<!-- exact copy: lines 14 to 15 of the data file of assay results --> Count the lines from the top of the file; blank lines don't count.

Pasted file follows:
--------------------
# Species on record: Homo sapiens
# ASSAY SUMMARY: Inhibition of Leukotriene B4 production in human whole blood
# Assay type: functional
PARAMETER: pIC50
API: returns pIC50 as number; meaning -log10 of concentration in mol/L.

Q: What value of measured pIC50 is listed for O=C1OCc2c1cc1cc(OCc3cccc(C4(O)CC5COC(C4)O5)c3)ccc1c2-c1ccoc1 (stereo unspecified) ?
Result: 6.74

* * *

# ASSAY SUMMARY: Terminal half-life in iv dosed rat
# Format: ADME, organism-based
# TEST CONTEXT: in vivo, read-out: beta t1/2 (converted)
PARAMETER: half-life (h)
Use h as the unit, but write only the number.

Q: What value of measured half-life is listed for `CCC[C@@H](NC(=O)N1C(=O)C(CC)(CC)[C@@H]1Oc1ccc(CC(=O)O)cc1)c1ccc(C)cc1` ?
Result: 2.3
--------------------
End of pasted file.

Q: What value of measured half-life is listed for `CCC[C@@H](NC(=O)N1C(=O)C(CC)(CC)[C@@H]1Oc1ccc(CC(=O)O)cc1)c1ccc(C)cc1` ?
Result: 2.3